Wines aged in oak barrels are part of the traditional side of the wine world ! For many it would be unthinkable to imagine a winery without barrels. But even if we could debate this point, we have chosen to talk to you about these casks, and more particularly about oak barrels, which represent the ultimate dominant wood species.
So why are they used, and what do they bring to the wine ?
The advantages of using oak barrels
Using a barrel is not a trivial act ! It will more or less impact the final style of the wine. Although it is also linked to a traditional aspect, there are many interests !
Using a barrel will indeed give birth to a whole range of complementary aromas, making the wine more complex ! So, if you were surprised to find some vanilla or coconut notes in your wines, well this is due to the use of different barrels in the process of maturation. The barrel gives these typical flavors to the wines.
Using these containers also allows for the addition of more or less tannic matter, while softening the wine and its naturally present tannins. The cause ? The benefit of time but especially the fact that the barrels are slightly porous. A micro-oxygenation results, allowing the wine to become rounder and softer. This is particularly important for very powerful wines, such as those made from Cabernet-Sauvignon, Malbec or Zinfandel.
Barrel differences = aroma differences
The aromas linked to the use of barrels can fluctuate in terms of intensity, but also in terms of aromatic differences.
Age of the oak barrels
Firstly, depending on the age of the barrel, the aromatic notes will be more or less intense. To obtain powerful vanilla notes, for example, you should use new French oak barrels. We can then play on the intensity of these notes by blending wines aged in new and older barrels. The older barrels have seen the maturation of one or more wines and therefore give significantly less aroma.
Size of the oak barrels
Then, the size of the container is also important, as not all barrels have the same capacity. The larger the barrel, the less interaction there is between the material and the container and therefore the less transfer of woody notes.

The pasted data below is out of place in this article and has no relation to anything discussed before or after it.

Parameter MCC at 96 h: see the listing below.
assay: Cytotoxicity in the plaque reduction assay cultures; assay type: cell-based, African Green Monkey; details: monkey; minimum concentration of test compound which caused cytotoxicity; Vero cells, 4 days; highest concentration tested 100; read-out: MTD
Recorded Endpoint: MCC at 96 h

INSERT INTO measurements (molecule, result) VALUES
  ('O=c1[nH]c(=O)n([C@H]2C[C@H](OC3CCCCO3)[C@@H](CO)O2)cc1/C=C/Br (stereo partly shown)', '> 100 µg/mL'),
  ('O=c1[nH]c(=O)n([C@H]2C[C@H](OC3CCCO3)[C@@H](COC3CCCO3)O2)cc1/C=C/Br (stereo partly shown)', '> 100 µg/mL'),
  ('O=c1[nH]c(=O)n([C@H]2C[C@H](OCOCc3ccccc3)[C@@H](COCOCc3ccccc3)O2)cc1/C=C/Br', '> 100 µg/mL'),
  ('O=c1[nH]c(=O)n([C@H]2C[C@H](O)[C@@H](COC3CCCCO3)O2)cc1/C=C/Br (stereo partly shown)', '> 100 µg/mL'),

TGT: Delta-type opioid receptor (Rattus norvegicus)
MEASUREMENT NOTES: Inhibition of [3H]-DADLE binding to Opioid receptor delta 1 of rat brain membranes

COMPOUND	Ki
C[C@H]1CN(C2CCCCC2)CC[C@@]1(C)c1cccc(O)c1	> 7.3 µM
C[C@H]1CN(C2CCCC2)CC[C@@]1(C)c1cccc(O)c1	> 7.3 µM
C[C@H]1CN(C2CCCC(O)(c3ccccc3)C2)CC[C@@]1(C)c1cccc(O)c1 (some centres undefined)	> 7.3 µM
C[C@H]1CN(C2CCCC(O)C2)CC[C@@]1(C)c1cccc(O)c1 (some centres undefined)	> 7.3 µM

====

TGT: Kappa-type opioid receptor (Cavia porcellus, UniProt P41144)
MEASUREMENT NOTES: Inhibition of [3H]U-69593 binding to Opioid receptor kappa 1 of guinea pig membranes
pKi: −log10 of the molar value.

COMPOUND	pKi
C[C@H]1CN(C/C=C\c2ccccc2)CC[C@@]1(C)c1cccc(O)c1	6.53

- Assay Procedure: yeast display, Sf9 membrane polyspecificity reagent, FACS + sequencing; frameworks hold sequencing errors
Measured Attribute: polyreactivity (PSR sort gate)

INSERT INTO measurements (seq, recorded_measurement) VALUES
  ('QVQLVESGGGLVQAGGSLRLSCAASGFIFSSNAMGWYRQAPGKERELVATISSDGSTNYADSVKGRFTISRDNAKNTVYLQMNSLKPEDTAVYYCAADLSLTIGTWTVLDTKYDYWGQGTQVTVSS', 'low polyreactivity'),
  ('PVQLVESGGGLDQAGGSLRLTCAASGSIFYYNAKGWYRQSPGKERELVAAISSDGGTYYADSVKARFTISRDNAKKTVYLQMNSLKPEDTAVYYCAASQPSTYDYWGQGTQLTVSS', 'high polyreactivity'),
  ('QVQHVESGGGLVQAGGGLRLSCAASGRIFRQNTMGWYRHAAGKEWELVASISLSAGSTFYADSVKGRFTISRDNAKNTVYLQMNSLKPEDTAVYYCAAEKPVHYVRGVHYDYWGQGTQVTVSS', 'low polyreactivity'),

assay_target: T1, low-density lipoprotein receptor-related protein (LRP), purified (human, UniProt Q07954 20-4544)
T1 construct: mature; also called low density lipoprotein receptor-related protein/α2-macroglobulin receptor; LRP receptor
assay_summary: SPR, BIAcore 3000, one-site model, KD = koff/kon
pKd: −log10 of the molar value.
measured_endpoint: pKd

Origin of the wood
The origin of the wood and even its essence will also make a difference. We generally use oak, but we could use another type of wood, like beech for example.
Also, depending on the origin of the oak, there can be differences in taste, depending on whether the oak is American (coconut flavors) or French (vanilla flavors). These are the two most known origins, the most famous being French oak.
Oak barrels manufacturing
Finally, the barrel manufacturing itself can induce aromatic differences in the wine. Indeed, the inside of the barrel is more or less burned during the barrel making process. There are different degrees of toasting that will reveal a significantly different flavor impact.
This means that there are many options that winemakers are constantly testing to get the best configuration between the different batches they have. Winemakers even use barrels from different cooperages for this same reason, which increases the range of possibilities even more !
Are there alternatives to oak barrels ?
As a result of the price of raw materials continuing to rise, we may be led to look for less expensive alternatives, which still allow the wine to benefit from aromatic woody notes. Indeed, the price of an oak barrel can vary on average from 700€ to more than 1000€. Taking into account the regular renewal of these barrels, the investment is significant.
These alternatives are the staves (pieces of barrels) or wood chips that are immersed and infused in inert containers, such as stainless steel tanks. This does add some woody notes to the final result.
However, these techniques could be criticized for being of poor quality, in addition to giving off a less prestigious image.
The main counter-arguments are the loss of the micro-oxygenation benefit that barrel ageing provides. Also, the quality of the wood used is generally of lesser quality, and finally, the homogenization in a large tank could be questioned. However, all this has to be put into perspective because it would be possible to add micro-oxygenation by different processes. Some winemakers have adopted their own system for this. As for the final result, you would certainly have a lot of trouble distinguishing the type of wood used on some examples…
Wines matured in oak barrels represent a long-standing tradition in the world of wine, and even if some fashions are changing things, such as the renewed interest in amphora, we can bet that barrels will be around for a long time to come!